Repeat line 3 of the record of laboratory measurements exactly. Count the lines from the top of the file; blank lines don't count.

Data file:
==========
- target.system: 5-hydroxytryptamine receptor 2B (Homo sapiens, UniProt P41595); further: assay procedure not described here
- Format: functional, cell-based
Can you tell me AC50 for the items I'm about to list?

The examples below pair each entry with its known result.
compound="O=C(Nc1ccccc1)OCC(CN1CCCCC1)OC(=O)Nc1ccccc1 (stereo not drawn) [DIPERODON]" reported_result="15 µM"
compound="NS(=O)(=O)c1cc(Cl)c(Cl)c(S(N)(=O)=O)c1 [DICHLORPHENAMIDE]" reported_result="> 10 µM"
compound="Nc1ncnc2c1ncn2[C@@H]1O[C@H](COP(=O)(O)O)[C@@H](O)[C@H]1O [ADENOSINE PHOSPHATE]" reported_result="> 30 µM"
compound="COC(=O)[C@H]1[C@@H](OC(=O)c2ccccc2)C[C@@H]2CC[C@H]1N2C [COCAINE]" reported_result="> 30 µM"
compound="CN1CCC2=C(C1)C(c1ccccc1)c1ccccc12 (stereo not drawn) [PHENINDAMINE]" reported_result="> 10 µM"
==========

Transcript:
Can you tell me AC50 for the items I'm about to list?